I am Independent
Romans 14:10, “But why dost thou judge thy brother? or why dost thou set at nought thy brother? for we shall all stand before the judgment seat of Christ.”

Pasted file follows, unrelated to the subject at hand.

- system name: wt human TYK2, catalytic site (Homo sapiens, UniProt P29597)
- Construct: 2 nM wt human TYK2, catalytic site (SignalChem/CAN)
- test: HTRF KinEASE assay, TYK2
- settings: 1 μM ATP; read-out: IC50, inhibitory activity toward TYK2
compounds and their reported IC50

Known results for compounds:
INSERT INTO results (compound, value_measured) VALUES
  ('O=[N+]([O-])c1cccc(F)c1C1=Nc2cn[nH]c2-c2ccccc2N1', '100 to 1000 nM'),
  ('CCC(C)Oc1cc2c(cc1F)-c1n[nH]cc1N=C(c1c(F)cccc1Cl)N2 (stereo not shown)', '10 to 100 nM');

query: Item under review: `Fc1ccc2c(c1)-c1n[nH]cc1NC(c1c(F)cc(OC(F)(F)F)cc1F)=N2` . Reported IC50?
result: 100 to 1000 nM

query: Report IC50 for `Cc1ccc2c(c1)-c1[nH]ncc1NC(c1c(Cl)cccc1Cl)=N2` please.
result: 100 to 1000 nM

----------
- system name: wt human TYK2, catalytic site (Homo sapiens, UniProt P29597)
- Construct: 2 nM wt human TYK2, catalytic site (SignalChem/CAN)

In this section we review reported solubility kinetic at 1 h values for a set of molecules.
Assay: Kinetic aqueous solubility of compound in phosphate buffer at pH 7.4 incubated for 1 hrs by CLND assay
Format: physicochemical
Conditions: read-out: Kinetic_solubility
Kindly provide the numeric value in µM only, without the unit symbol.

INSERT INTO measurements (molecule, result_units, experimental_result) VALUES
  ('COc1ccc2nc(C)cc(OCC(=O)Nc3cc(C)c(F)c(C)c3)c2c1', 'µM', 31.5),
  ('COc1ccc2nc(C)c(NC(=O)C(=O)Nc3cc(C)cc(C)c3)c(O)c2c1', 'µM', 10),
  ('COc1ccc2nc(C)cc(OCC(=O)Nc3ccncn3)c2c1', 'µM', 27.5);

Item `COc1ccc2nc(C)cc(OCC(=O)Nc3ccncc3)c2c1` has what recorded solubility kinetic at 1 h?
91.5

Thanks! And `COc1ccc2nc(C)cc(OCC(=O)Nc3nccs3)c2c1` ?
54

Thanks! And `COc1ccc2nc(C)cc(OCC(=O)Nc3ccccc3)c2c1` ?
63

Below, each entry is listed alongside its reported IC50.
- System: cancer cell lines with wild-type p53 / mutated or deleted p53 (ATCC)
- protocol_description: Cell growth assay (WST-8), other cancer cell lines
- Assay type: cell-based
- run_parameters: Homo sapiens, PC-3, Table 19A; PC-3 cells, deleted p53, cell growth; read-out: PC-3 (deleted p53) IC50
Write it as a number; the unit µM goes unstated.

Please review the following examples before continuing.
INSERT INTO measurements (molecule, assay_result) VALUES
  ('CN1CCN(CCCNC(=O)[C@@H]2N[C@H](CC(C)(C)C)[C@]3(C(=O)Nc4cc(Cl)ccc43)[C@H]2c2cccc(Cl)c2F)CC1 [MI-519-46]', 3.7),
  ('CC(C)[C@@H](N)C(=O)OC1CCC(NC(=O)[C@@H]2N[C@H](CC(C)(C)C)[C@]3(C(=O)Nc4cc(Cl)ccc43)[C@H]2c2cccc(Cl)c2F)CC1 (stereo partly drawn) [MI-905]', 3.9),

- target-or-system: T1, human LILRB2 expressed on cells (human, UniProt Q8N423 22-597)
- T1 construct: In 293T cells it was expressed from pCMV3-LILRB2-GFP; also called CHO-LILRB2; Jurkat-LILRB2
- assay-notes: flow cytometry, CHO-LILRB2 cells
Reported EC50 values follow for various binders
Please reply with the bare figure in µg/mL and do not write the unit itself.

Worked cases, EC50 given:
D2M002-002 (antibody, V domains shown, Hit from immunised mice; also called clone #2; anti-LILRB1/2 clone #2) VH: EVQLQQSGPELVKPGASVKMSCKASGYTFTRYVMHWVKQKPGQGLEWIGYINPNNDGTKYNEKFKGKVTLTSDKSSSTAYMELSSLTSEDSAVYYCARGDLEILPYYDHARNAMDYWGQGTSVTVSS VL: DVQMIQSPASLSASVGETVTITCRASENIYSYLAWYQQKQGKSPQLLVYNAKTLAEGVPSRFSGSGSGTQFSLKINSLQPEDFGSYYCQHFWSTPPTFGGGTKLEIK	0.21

I am an independent because I believe in the autonomy of the local church. I believe the New Testament pattern is outlined in Revelation 1:9-20, “I John, who also am your brother, and companion in tribulation, and in the kingdom and patience of Jesus Christ, was in the isle that is called Patmos, for the word of God, and for the testimony of Jesus Christ. I was in the Spirit on the Lord’s day, and heard behind me a great voice, as of a trumpet, Saying, I am Alpha and Omega, the first and the last: and, What thou seest, write in a book, and send it unto the seven churches which are in Asia; unto Ephesus, and unto Smyrna, and unto Pergamos, and unto Thyatira, and unto Sardis, and unto Philadelphia, and unto Laodicea. And I turned to see the voice that spake with me. And being turned, I saw seven golden candlesticks; And in the midst of the seven candlesticks one like unto the Son of man, clothed with a garment down to the foot, and girt about the paps with a golden girdle. His head and his hairs were white like wool, as white as snow; and his eyes were as a flame of fire; And his feet like unto fine brass, as if they burned in a furnace; and his voice as the sound of many waters. And he had in his right hand seven stars: and out of his mouth went a sharp twoedged sword: and his countenance was as the sun shineth in his strength. And when I saw him, I fell at his feet as dead. And he laid his right hand upon me, saying unto me, Fear not; I am the first and the last: I am he that liveth, and was dead; and, behold, I am alive for evermore, Amen; and have the keys of hell and of death. Write the things which thou hast seen, and the things which are, and the things which shall be hereafter; The mystery of the seven stars which thou sawest in my right hand, and the seven golden candlesticks. The seven stars are the angels of the seven churches: and the seven candlesticks which thou sawest are the seven churches.”